Ian Traynor in Brussels
Tuesday, January 22, 2008
A British Trident missile.
The west must be ready to resort to a pre-emptive nuclear attack to try to halt the "imminent" spread of nuclear and other weapons of mass destruction, according to a radical manifesto for a new Nato by five of the west's most senior military officers and strategists.
Calling for root-and-branch reform of Nato and a new pact drawing the US, Nato and the European Union together in a "grand strategy" to tackle the challenges of an increasingly brutal world, the former armed forces chiefs from the US, Britain, Germany, France and the Netherlands insist that a "first strike" nuclear option remains an "indispensable instrument" since there is "simply no realistic prospect of a nuclear-free world".
The manifesto has been written following discussions with active commanders and policymakers, many of whom are unable or unwilling to publicly air their views. It has been presented to the Pentagon in Washington and to Nato's secretary general, Jaap de Hoop Scheffer, over the past 10 days. The proposals are likely to be discussed at a Nato summit in Bucharest in April.
"The risk of further [nuclear] proliferation is imminent and, with it, the danger that nuclear war fighting, albeit limited in scope, might become possible," the authors argued in the 150-page blueprint for urgent reform of western military strategy and structures. "The first use of nuclear weapons must remain in the quiver of escalation as the ultimate instrument to prevent the use of weapons of mass destruction."
The authors - General John Shalikashvili, the former chairman of the US joint chiefs of staff and Nato's ex-supreme commander in Europe, General Klaus Naumann, Germany's former top soldier and ex-chairman of Nato's military committee, General Henk van den Breemen, a former Dutch chief of staff, Admiral Jacques Lanxade, a former French chief of staff, and Lord Inge, field marshal and ex-chief of the general staff and the defence staff in the UK - paint an alarming picture of the threats and challenges confronting the west in the post-9/11 world and deliver a withering verdict on the ability to cope.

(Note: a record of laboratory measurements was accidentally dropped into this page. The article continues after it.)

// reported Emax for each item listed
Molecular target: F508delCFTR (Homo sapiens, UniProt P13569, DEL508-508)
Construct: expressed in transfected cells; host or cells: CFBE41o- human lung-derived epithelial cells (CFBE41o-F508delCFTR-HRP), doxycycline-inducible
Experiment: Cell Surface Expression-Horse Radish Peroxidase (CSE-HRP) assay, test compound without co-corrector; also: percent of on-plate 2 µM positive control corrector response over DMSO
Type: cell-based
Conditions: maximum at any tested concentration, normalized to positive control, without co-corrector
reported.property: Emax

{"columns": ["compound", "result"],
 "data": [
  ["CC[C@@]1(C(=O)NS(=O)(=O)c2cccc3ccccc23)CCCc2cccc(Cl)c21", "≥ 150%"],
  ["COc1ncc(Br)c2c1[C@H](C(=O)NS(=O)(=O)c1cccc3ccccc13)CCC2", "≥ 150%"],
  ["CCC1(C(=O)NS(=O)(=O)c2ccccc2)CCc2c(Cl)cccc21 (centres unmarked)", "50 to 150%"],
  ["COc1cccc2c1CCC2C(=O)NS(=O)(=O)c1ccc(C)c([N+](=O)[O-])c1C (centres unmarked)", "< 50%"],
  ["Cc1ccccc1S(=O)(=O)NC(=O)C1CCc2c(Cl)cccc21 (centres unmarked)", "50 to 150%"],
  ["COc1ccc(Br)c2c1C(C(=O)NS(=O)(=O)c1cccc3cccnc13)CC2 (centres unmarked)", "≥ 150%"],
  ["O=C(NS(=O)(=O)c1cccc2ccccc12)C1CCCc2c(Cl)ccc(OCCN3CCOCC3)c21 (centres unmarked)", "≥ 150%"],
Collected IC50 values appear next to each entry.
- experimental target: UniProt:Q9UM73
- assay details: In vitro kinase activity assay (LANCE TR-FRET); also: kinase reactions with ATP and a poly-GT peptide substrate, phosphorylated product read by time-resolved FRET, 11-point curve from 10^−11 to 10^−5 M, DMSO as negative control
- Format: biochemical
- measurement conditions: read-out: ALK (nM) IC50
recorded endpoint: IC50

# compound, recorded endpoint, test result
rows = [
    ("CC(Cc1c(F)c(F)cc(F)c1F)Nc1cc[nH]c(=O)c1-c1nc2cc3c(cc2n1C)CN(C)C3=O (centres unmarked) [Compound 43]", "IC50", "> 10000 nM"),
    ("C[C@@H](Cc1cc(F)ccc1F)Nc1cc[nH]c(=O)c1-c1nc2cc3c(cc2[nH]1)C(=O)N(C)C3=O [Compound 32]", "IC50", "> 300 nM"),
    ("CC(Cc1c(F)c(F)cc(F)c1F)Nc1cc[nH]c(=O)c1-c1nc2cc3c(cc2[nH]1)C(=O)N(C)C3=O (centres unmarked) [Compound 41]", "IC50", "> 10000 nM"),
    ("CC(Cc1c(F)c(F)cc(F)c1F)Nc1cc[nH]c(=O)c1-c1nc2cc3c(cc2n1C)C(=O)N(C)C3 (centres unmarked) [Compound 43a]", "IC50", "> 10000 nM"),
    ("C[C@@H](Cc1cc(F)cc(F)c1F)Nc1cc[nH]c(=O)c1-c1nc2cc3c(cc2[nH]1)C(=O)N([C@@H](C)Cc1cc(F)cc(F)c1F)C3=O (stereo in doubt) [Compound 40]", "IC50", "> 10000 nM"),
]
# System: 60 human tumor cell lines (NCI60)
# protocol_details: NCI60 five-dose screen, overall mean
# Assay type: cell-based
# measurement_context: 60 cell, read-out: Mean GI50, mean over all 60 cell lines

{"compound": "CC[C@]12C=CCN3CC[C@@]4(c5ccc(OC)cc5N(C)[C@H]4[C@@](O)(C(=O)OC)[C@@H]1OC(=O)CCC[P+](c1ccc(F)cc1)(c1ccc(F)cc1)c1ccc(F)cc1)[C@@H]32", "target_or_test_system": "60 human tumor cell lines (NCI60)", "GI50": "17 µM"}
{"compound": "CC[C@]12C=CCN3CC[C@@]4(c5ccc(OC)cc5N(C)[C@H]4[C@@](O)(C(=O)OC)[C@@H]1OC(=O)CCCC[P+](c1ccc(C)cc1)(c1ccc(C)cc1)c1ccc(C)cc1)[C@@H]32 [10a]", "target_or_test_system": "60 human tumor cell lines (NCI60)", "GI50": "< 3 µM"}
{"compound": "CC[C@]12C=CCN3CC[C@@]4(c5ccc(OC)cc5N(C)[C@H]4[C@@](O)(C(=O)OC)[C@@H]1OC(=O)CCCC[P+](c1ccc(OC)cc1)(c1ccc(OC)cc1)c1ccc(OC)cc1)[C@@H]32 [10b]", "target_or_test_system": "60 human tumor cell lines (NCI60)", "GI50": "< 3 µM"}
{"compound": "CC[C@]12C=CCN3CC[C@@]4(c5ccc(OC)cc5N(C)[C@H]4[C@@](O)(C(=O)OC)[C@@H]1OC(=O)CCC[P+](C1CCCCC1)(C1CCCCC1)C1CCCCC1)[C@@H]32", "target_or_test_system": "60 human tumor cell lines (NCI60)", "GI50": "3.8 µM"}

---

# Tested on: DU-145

The five commanders argue that the west's values and way of life are under threat, but the west is struggling to summon the will to defend them. The key threats are:
· Political fanaticism and religious fundamentalism.
· The "dark side" of globalisation, meaning international terrorism, organised crime and the spread of weapons of mass destruction.
· Climate change and energy security, entailing a contest for resources and potential "environmental" migration on a mass scale.
· The weakening of the nation state as well as of organisations such as the UN, Nato and the EU. To prevail, the generals call for an overhaul of Nato decision-taking methods, a new "directorate" of US, European and Nato leaders to respond rapidly to crises, and an end to EU "obstruction" of and rivalry with Nato. Among the most radical changes demanded are: